Here’s a dice game I played with kids while babysitting them, to teach addition and subtraction:

    Come up with a total number that can be reached by rolling two d6’s. Roll one d6, and subtract it from the goal/total. Decide if it’s high enough you can make that total using dice #2: i.e., if you need to make an 8, and you rolled a 1 on, then you need to roll again because even getting a 6 on the 2nd die wouldn’t get you to 8. Once the first dice is set, roll the 2nd die until you get what you need to make 8.

    Another variation is to roll both dice until you get to a total that equals 8.

    I need to get to bed, will write more on this later. Maybe Kiki and you could work on a Dungeon together?

  5. I’d just like to comment…

    That you have picked maybe THE B5 character who has MASTERED situational ethics as his personal motto…

    Love Mr G…

  6. Re: I’d just like to comment…

    Fear the Chaotic Neutral half-elf theif who when reaching high levels is actually able to beat the snot out of any fighter in the party…

    Shea was just wrong on so many levels…

    D&D (and other games like White-Wolf’s stuff) also teach how to bend rules, and find loopholes in said rules…

    Great for teaching kids you wish to grow up to be lawyers… 🙂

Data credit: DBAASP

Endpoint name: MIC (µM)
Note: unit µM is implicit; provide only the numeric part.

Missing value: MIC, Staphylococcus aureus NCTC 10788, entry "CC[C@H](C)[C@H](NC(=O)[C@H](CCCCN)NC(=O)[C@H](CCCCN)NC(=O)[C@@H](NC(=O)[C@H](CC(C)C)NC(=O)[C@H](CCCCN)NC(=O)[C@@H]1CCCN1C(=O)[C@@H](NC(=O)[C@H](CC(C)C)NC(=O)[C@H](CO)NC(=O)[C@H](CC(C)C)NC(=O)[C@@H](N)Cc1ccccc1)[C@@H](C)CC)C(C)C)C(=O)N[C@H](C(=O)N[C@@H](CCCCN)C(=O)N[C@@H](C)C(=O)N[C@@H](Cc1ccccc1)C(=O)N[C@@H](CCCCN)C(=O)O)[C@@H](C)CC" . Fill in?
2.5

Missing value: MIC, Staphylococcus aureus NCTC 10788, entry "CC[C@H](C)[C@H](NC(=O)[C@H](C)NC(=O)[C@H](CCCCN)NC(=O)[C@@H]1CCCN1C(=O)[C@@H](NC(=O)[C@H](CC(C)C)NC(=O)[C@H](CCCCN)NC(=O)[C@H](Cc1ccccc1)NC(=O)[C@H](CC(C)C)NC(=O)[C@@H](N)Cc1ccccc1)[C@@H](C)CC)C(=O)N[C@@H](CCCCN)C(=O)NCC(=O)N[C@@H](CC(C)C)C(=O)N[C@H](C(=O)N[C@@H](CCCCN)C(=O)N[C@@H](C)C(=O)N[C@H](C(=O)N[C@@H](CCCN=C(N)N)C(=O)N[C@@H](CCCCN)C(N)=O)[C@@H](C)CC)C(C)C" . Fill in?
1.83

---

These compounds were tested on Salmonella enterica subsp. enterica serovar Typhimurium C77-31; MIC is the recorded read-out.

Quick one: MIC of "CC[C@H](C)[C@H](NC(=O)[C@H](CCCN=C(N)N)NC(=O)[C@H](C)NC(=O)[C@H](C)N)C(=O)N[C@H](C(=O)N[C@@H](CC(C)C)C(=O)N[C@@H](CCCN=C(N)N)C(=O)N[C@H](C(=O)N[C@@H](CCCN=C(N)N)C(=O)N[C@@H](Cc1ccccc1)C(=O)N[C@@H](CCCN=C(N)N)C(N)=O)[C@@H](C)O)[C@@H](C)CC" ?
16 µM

7. Hrm, I wonder …

    I wonder if we could get a campaign together for our kids to play together via IRC or e-mail. For Goose and Kiki anyhow. And I could probably convince my sister-in-law to let my niece play (she’s 7 days younger than Goose.)

    It’d be a cool learning experience. We could probably make a dungeon that looks like our houses so each girl would know a bit about what’s going on.

  8. Man, I want so bad to get my son into roleplaying, but I don’t really see him enough to play much.
    I started playing when I was five, so Kiki should be about ready. Isn’t she at least five?
    I might also comment that the new “Unearthed Arcana” for D20 provides a number of optional rules that, when taken together, make for a very kid-friendly game.

  9. Kiki’s older than I was when I started playing that same late-70s edition D&D. 🙂 I remember scraping together the money with my siblings in order to buy those hardcover books as they came out. Ah, nostalgia. My brothers worked out a system where we’d roll percentile dice for the right to use the Player’s Handbook, based on the percentage of the book we’d each paid for. My mother was impressed by the conflict-resolution skills we’d learned already from this game. 😀

    Someone above already suggested this, but seconded: you can always get a premade dungeon online to use, if you want to start playing and not go through the trouble of making your own.

  10. Borrowing Books

    Sorry this is late in coming (just reading your archives). Chalain has a set of 3rd Edition D&D handbooks – DMs Guide, Players Handbook, Monster Manual and one or two others. If you are interested in borrowing them we could dig them out. If you wish you could make the game a family and friends campaign…